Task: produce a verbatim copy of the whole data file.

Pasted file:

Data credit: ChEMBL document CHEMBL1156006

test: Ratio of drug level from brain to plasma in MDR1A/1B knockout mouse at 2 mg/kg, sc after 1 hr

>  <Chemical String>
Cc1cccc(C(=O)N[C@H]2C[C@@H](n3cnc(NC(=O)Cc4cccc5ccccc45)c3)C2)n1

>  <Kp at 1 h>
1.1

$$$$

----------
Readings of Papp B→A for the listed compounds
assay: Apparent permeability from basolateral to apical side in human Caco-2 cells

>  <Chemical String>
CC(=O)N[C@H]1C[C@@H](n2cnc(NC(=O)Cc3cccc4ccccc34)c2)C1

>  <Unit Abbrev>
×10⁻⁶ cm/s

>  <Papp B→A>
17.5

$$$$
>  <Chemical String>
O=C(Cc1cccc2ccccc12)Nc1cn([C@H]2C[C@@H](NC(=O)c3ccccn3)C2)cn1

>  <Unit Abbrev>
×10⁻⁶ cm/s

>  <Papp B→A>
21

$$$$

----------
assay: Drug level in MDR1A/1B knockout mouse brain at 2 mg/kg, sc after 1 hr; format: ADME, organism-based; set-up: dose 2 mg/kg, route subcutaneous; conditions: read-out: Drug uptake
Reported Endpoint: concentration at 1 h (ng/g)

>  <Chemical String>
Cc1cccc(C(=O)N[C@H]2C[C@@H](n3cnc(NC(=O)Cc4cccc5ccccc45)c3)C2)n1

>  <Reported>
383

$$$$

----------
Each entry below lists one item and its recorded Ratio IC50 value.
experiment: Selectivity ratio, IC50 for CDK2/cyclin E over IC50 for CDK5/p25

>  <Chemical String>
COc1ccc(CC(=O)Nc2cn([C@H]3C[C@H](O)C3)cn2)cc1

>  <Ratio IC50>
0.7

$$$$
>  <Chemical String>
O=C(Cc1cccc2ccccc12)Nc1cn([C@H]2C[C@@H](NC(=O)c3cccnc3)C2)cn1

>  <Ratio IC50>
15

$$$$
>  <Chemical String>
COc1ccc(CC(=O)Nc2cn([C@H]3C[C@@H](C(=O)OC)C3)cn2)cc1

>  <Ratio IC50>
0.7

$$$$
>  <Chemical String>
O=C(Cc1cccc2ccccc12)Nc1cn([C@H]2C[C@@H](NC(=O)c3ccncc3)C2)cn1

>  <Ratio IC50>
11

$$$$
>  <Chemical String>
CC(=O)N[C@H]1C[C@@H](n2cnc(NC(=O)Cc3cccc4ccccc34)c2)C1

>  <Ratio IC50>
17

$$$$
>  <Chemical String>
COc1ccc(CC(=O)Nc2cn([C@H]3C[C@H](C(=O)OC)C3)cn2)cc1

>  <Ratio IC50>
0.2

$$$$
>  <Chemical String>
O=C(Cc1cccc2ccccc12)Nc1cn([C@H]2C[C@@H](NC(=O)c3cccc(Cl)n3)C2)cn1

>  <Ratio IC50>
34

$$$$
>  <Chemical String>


Data credit: ChEMBL document CHEMBL1156006

test: Ratio of drug level from brain to plasma in MDR1A/1B knockout mouse at 2 mg/kg, sc after 1 hr

>  <Chemical String>
Cc1cccc(C(=O)N[C@H]2C[C@@H](n3cnc(NC(=O)Cc4cccc5ccccc45)c3)C2)n1

>  <Kp at 1 h>
1.1

$$$$

----------
Readings of Papp B→A for the listed compounds
assay: Apparent permeability from basolateral to apical side in human Caco-2 cells

>  <Chemical String>
CC(=O)N[C@H]1C[C@@H](n2cnc(NC(=O)Cc3cccc4ccccc34)c2)C1

>  <Unit Abbrev>
×10⁻⁶ cm/s

>  <Papp B→A>
17.5

$$$$
>  <Chemical String>
O=C(Cc1cccc2ccccc12)Nc1cn([C@H]2C[C@@H](NC(=O)c3ccccn3)C2)cn1

>  <Unit Abbrev>
×10⁻⁶ cm/s

>  <Papp B→A>
21

$$$$

----------
assay: Drug level in MDR1A/1B knockout mouse brain at 2 mg/kg, sc after 1 hr; format: ADME, organism-based; set-up: dose 2 mg/kg, route subcutaneous; conditions: read-out: Drug uptake
Reported Endpoint: concentration at 1 h (ng/g)

>  <Chemical String>
Cc1cccc(C(=O)N[C@H]2C[C@@H](n3cnc(NC(=O)Cc4cccc5ccccc45)c3)C2)n1

>  <Reported>
383

$$$$

----------
Each entry below lists one item and its recorded Ratio IC50 value.
experiment: Selectivity ratio, IC50 for CDK2/cyclin E over IC50 for CDK5/p25

>  <Chemical String>
COc1ccc(CC(=O)Nc2cn([C@H]3C[C@H](O)C3)cn2)cc1

>  <Ratio IC50>
0.7

$$$$
>  <Chemical String>
O=C(Cc1cccc2ccccc12)Nc1cn([C@H]2C[C@@H](NC(=O)c3cccnc3)C2)cn1

>  <Ratio IC50>
15

$$$$
>  <Chemical String>
COc1ccc(CC(=O)Nc2cn([C@H]3C[C@@H](C(=O)OC)C3)cn2)cc1

>  <Ratio IC50>
0.7

$$$$
>  <Chemical String>
O=C(Cc1cccc2ccccc12)Nc1cn([C@H]2C[C@@H](NC(=O)c3ccncc3)C2)cn1

>  <Ratio IC50>
11

$$$$
>  <Chemical String>
CC(=O)N[C@H]1C[C@@H](n2cnc(NC(=O)Cc3cccc4ccccc34)c2)C1

>  <Ratio IC50>
17

$$$$
>  <Chemical String>
COc1ccc(CC(=O)Nc2cn([C@H]3C[C@H](C(=O)OC)C3)cn2)cc1

>  <Ratio IC50>
0.2

$$$$
>  <Chemical String>
O=C(Cc1cccc2ccccc12)Nc1cn([C@H]2C[C@@H](NC(=O)c3cccc(Cl)n3)C2)cn1

>  <Ratio IC50>
34

$$$$
>  <Chemical String>